Thursday, December 2, 2010

A Long-Ago Christmas

During the first six years of my life I lived in Germany with "Oma," which is what I called my grandmother. We lived in a tiny, picturesque village in a cozy duplex apartment. It was a hilly village and I remember walking down the steep roads with Oma to visit the butcher or baker. At night we could look across our berg and see the twinkling of lights from houses dotting the hillsides, surrounded by thick, wooded forests. At Christmastime, when the landscape was covered in snow,  it was especially picture-postcard pretty.
Oma would start the Christmas preparations in early December, by baking spicy Lebkuchen and the traditional German Christmas bread, Stollen. Everything was then wrapped and put away until Christmas. A freshly cut tree would be brought in on Christmas Eve and set up on a table in one of the two bedrooms. My grandmother, who had lived through two wars, never wasted anything, so wrapping tissue was carefully folded and saved for another use. I usually received a new sweater and mittens, a woolen hat, and other warm clothing. The winters in Germany could get bitterly cold and we stayed warm with the wood stove in the kitchen. Besides clothes, I would also  receive a doll or toy and a bar of Swiss chocolate. What I really adored, however, were oranges. They were a real treat. We didn't have them at any other time of the year.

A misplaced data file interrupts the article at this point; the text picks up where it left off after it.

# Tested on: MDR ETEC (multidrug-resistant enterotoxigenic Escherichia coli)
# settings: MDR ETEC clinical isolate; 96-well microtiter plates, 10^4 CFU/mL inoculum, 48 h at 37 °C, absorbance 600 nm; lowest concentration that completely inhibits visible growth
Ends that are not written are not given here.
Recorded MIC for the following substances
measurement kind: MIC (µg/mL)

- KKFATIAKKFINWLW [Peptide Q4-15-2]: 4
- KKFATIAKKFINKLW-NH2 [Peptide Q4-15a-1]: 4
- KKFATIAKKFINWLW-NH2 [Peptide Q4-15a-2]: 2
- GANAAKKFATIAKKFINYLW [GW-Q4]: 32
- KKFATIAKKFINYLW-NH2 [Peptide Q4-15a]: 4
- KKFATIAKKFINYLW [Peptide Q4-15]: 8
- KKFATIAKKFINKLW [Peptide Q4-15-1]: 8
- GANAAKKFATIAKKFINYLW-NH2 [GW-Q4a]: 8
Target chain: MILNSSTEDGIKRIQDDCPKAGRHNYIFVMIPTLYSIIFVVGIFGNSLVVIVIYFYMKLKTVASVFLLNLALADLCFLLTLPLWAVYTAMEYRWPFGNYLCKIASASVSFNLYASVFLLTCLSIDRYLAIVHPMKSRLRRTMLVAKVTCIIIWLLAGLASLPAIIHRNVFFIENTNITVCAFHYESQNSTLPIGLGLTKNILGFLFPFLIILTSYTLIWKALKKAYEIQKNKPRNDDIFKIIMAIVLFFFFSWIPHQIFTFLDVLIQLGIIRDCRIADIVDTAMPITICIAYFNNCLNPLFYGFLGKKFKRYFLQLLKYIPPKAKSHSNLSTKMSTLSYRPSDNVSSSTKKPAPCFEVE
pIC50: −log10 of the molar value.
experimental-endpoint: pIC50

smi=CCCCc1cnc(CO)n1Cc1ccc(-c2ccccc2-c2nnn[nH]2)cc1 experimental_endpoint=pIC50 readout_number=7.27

I remember the excitement of waiting for Christmas and wondering if St. Nicholas would make an appearance. My uncle would often scare us with his loud footsteps and his gruff "Ho-Ho-Ho's". Oma always disappeared around that time, and it was only later that we discovered who played the role of St. Nicholas.
The church bells would ring on Christmas Eve, and we could hear the footsteps of people crunching through the snow, on their way to midnight  Mass. Tucked into bed on a cold and wintry night, underneath the featherbeds, it was truly a 'Silent Night, Holy Night.'


GretchenJoanna said...

Thank God for grandmothers and for all the memories we can keep of the many little things they gave us that add up to LOVE.

Rita said...

I'm so glad that you have all the lovely memories of your grandmother! I remember our Christmas's in Germany with great fondness. I loved walking through the snow downtown and seeing all the shops decorated. It was such a treat. Have a wonderful Christmas!